You can acknowledge this and be a kinda-sorta accomodationist like Cambridge’s John Hedley Brooke, or Stanford’s Edward White, but the notion that GG’s conflict with the church was purely and solely political is foolish.

      [It continues to grate me that although many Catholic schools do a better job of teaching public schools in the Midwest and South, many of them are named after Robert Bellarmine, GG’s chief prosecutor.]

  6. rickflick
    Posted February 13, 2017 at 7:32 am | Permalink

    As a recreational flyer myself, Chuck Yeager is something quite special for me. “Yeager”, his autobiography was a fun read. He told of his exploits in WWII flying over the English Channel against German fighter aircraft. He was remarkably successful partly because he had extraordinary vision. He could spot enemy aircraft long before they could see him. He must have had retinas with extra rods and cones. Once he spotted the enemy squadron, he simply maneuvered his group above them where he could enjoy easy victory.

    • Randy schenck
      Posted February 13, 2017 at 8:22 am | Permalink

      Yes, Yeager was one of those natural flyers who just took to it like a duck to water. My dad was kind of like that, as was his father. Not the same for me.

      He was also a good example of good and lucky. To have done all the things he did as a test pilot and still live to old age – it is more than the right stuff.

    • darrelle
      Posted February 13, 2017 at 8:30 am | Permalink

      Haven’t read it in years, but I also really enjoyed Yeager. His story is a perfect example of why “The Greatest Generation” is considered to be so.

  7. davidintoronto
    Posted February 13, 2017 at 7:47 am | Permalink

    In the movie “Manhunter,” Francis Dollarhyde arranged for his blind girlfriend to visit a zoo and pet a tiger. Now, if a zoo can make such accommodations for a wacko serial killer, I don’t see why they couldn’t do likewise for an emeritus biology professor. 😉

  8. Randy schenck
    Posted February 13, 2017 at 7:57 am | Permalink

    Do we need radio in today’s world of internet. I would say yes. Probably when TV was invented they said the same about the radio but still, there it is. And for millions around the world it is still their way to the news and the outside world. And guess what…it is still free.

    • HaggisForBrains
      Posted February 13, 2017 at 8:16 am | Permalink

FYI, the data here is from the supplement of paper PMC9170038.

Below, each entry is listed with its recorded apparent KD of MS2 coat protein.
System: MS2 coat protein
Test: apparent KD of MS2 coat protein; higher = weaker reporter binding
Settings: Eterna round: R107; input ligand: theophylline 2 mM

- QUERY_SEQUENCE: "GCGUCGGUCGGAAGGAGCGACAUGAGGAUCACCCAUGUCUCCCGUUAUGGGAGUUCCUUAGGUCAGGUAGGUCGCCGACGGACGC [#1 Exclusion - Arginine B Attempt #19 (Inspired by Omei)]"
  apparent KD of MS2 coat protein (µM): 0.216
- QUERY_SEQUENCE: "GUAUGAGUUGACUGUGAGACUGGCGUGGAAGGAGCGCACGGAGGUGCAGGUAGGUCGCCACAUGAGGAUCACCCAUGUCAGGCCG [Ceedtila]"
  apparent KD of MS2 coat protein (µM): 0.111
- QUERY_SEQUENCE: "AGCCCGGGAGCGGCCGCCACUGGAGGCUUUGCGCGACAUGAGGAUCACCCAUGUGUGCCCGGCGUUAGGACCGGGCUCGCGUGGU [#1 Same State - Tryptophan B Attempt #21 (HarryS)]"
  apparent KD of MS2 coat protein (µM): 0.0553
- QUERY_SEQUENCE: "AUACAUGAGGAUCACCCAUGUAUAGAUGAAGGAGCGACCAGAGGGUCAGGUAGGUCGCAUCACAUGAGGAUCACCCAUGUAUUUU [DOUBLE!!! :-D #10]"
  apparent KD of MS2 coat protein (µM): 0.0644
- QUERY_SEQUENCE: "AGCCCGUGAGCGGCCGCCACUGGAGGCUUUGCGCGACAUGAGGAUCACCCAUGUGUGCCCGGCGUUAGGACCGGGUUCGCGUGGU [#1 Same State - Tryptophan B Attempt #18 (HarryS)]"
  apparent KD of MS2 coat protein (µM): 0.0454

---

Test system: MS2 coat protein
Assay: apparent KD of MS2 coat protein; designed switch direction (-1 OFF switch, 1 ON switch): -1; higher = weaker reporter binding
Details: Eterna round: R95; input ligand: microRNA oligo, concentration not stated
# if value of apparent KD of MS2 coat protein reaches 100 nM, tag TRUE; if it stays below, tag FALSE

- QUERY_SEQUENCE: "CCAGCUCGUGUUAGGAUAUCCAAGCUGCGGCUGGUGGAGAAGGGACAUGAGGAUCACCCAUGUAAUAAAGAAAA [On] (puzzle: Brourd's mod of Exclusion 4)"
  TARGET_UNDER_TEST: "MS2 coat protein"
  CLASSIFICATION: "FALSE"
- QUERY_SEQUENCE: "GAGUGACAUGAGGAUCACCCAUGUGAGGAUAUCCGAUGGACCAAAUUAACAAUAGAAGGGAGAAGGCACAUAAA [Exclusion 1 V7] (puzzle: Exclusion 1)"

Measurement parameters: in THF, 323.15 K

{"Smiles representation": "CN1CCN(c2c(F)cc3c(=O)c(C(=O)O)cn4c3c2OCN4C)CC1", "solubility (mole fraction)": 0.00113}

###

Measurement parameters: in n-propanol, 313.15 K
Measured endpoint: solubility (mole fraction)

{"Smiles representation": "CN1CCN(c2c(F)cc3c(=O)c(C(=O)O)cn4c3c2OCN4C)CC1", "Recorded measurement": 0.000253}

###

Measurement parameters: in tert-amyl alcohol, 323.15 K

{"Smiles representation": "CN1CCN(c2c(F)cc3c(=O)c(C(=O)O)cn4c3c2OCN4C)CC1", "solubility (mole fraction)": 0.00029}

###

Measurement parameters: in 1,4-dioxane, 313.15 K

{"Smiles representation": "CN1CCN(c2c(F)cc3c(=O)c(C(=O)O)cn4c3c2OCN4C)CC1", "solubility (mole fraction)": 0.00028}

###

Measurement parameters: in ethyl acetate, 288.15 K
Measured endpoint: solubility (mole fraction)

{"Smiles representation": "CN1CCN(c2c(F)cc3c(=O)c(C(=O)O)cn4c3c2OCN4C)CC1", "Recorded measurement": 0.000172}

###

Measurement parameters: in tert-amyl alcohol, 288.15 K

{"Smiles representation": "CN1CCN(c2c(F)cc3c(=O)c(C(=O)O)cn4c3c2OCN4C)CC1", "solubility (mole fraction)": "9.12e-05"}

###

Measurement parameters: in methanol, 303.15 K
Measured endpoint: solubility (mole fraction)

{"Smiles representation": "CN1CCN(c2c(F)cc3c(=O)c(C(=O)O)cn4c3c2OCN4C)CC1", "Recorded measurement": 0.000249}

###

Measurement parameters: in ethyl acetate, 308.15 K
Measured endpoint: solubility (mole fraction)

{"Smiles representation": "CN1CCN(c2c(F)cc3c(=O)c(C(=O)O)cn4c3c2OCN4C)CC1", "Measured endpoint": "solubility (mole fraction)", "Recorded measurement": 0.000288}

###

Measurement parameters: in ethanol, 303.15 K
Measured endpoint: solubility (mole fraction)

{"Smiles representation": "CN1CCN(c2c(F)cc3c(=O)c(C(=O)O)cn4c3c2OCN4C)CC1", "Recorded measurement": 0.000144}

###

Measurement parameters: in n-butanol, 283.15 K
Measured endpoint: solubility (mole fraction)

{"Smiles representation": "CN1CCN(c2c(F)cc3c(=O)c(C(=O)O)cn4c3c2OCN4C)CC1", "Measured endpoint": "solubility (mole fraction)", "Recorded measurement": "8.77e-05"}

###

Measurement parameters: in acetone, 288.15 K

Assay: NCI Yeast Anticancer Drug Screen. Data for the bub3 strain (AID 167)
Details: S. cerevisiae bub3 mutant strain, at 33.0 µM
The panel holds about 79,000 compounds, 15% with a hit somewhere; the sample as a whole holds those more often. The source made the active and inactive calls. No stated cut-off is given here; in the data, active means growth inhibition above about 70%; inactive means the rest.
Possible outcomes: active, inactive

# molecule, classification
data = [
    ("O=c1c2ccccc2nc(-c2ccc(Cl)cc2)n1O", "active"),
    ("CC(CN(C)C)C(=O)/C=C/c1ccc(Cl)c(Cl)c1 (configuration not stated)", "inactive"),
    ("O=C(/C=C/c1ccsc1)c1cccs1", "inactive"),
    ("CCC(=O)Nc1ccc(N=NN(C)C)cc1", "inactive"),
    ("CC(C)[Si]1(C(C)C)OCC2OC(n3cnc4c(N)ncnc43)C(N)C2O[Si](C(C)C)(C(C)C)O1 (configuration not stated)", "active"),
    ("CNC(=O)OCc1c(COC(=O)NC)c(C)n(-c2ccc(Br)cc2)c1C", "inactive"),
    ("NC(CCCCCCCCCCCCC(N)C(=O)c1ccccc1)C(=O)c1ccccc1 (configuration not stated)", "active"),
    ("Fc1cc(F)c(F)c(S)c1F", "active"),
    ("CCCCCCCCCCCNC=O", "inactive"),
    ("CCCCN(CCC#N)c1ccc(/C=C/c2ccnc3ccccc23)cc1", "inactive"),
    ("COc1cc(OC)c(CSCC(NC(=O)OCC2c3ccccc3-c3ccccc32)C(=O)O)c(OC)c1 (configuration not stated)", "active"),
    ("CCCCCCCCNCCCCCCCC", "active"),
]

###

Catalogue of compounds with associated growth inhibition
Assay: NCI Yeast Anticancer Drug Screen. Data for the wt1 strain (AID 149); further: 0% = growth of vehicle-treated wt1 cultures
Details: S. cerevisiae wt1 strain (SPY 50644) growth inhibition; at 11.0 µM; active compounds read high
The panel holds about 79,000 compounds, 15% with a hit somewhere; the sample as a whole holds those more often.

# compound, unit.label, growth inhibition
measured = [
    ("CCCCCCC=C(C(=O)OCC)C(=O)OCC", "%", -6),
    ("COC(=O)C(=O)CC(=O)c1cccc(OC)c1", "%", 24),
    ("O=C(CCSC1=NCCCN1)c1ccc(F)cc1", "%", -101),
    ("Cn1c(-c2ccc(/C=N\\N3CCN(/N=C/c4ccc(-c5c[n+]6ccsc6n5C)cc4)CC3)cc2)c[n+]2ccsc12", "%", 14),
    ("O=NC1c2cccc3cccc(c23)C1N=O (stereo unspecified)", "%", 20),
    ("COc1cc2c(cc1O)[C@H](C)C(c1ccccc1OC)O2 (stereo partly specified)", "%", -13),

Yes, radio really is much safer than TV or internet for in-car entertainment.

  9. Hempenstein
    Posted February 13, 2017 at 8:12 am | Permalink

    1) Great Hili dialog.
    2) There seems to have been a spate of royal beheading anniversaries of late. Was this the official season for that?
    3) There was a thesis that Lindbergh orchestrated the kidnapping because the child had a birth defect of some sort. Not sure how much traction that got.

  10. veroxitatis
    Posted February 13, 2017 at 8:20 am | Permalink

    Chuck Yeager was, and is, a singular example of American derring do. I loved his autobiography and still have a copy on my bookshelves.
    However, my reason for responding to the mention of Yeager has to do with his brother, Roy and sister, Doris Ann. In 1927 when Chuck was 4, Roy was 6 and Doris Ann was 2, Chuck and Roy were playing with their father’s gun. Roy found some shells and loaded the gun, accidentally fired and killed baby Doris Ann.
    Almost 100 years later such “accidents” are still all too common in the States. As a fairly recent case in Alabama showed around half of the States do not even have preventative measures are regards safekeeping of weaponry to protect children. The USA is almost unique amongst Western democracies in accidental gun deaths by and to children being something of a commonplace. This is a disgrace.

    • Randy schenck
      Posted February 13, 2017 at 8:26 am | Permalink

      A disgrace is correct. I know of a family who had the same type of thing, one family member killing another in a gun accident. Still happening all the time.

  11. Robert Seidel
    Posted February 13, 2017 at 8:46 am | Permalink

    Ah, Cellini – anyone here read his autobiography?

  12. bluemaas
    Posted February 13, 2017 at 10:11 am | Permalink

    O my … … I do so miss.miss.miss
    m’Darling Mr Waylon Jennings !
    and that two – time Grammy Award winning
    bass – baritone of his. What a sound ! and
    and a bagazillion others of his !


  13. David Duncan
    Posted February 13, 2017 at 10:20 am | Permalink

    How come the cherry tree/s were chopped down? Disease? Old age? Surplus to requirements?

    Catherine Howard executed for adultery? What’s good for the goose is good for the gander.

    • Michael Fisher
      Posted February 13, 2017 at 11:31 am | Permalink

      I am guessing here…

      They might not have been chopped down – although it is possible that some trees have reached their end of life. My neighbour has cherry trees which she manages for the cherries they produce – I believe from observation [I haven’t asked her] it is the new growth that produces the most fruit. To put the energy of the tree into new growth one prunes back the really thick branches.

      I’m happy to be corrected by Polish cherry tree experts 🙂

    • Heather Hastie
      Posted February 13, 2017 at 11:54 am | Permalink

      When a queen commits adultery it’s treason because she could have a child by someone other than the king and thereby destroy the king’s line of succession. It’s the treason that earns the death penalty, not the adultery.

      Of course, the charge is also a more convenient way to dispose of a wife than divorce. Catherine Howard was the first cousin of the only(!) other beheaded wife, Ann Boleyn.

      Despite his reputation, it’s also likely Henry VIII wasn’t an adulterer. He certainly wasn’t when married to Catherine Howard.

    • Malgorzata
      Posted February 13, 2017 at 2:02 pm | Permalink

      Some of the wood is just from pruning. Cherry trees must be pruned substantially every year. Some trees were dead: either of disease or old age (these commercial quality cherry trees are not especially long living) and some succumbed to the frost.

%d bloggers like this: